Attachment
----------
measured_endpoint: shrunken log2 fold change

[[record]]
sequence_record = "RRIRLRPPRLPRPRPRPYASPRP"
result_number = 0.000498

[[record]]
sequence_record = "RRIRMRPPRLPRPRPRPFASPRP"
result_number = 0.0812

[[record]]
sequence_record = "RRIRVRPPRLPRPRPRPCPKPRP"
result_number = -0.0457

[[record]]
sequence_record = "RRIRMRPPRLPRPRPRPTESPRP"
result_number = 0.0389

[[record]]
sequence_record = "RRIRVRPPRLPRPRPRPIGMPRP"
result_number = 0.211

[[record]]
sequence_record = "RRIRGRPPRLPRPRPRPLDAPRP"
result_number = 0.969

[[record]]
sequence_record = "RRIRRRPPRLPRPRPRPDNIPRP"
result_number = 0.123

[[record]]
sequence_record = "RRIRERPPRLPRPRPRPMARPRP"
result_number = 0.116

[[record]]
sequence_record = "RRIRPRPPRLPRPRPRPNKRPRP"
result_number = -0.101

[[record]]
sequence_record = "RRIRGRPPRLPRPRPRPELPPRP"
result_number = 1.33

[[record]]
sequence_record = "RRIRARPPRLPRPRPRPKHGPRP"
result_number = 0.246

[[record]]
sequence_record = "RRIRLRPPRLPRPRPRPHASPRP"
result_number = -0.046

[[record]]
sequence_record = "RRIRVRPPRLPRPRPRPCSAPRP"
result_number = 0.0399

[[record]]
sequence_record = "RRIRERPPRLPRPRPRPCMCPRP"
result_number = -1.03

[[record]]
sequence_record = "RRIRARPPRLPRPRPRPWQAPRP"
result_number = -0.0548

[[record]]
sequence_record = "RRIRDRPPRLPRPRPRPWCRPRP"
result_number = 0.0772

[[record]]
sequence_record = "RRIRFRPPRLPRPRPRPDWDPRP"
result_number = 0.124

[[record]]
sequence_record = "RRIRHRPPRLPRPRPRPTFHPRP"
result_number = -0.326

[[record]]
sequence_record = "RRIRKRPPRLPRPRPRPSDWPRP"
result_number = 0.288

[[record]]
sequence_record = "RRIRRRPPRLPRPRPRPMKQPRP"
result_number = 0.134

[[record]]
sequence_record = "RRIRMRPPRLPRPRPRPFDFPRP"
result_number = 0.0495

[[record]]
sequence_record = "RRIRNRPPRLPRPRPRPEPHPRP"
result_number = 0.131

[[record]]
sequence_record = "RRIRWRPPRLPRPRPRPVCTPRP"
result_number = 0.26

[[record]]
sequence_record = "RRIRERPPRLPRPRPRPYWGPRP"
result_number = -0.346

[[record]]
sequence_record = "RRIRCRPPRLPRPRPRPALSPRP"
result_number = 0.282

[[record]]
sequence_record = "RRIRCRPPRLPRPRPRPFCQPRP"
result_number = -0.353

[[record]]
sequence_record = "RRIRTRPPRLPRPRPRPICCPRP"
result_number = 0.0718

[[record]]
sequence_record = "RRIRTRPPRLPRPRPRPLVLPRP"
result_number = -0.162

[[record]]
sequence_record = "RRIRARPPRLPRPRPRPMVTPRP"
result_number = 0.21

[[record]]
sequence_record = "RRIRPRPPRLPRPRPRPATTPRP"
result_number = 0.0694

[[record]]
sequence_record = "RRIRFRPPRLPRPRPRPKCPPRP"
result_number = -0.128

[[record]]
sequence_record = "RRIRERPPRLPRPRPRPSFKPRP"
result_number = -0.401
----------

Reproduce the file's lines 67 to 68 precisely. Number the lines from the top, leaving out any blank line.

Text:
result_number = 0.131

[[record]]